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Computational and Mathematical Methods in Medicine






In the field of cancer biology, numerous genes or proteins form extremely complex regulatory network, which determines cancer cell fate and cancer cell survival. p53 is a major tumor suppressor that is lost in more than 50% of human cancers. It has been well known that a variety of proteins regulate its protein stability, which is essential for its tumor suppressive function. It remains elusive how we could understand and target p53 stabilization process through network analysis. In this paper we discuss the use of random walk and stationary distribution to measure the compound effect of a network of genes or proteins. This method is applied to the network of nine proteins that influence the protein stability of p53 via regulating the interaction between p53 and its regulator MDM2. Our study identifies that some proteins such as HDAC1 in the network of p53 regulators may have more profound effects on p53 stability, agreeing with the established findings on HDAC1. This work shows the importance of using mathematical analysis to dissect the complexity of biology networks in cancer.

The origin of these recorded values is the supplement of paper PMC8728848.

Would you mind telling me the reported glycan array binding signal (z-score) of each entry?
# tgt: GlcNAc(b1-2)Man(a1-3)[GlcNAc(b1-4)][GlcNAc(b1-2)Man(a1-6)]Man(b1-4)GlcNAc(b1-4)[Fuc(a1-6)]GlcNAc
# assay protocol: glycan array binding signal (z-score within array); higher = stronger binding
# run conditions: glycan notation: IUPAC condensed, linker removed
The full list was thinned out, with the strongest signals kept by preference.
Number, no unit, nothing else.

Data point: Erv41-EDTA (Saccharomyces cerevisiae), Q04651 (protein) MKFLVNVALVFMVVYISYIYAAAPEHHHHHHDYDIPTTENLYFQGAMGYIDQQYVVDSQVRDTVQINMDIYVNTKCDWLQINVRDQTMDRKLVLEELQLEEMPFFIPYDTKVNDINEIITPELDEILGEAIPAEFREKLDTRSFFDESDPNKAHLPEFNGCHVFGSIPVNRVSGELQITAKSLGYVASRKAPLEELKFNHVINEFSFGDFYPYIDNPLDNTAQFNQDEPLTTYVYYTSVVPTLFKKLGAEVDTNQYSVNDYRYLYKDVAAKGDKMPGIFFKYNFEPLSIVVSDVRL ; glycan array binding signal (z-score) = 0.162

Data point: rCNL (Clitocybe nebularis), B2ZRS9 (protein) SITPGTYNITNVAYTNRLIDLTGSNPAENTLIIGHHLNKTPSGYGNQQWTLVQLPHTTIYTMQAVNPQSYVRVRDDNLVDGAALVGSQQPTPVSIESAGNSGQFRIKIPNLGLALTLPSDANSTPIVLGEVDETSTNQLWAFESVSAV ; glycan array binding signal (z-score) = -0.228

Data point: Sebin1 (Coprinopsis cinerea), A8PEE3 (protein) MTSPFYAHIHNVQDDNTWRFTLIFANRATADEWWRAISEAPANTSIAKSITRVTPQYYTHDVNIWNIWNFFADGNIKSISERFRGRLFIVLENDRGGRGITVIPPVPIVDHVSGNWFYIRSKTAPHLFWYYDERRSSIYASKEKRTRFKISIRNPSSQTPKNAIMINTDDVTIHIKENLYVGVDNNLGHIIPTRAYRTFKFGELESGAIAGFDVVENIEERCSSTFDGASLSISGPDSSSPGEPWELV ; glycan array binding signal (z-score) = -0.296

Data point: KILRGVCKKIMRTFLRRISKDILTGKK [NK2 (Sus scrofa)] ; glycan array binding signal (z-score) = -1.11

Copyright © 2013 Hua Wang and Guang Peng. This is an open access article distributed under the Creative Commons Attribution License, which permits unrestricted use, distribution, and reproduction in any medium, provided the original work is properly cited.

This article was retrieved from Computational and Mathematical Methods in Medicine.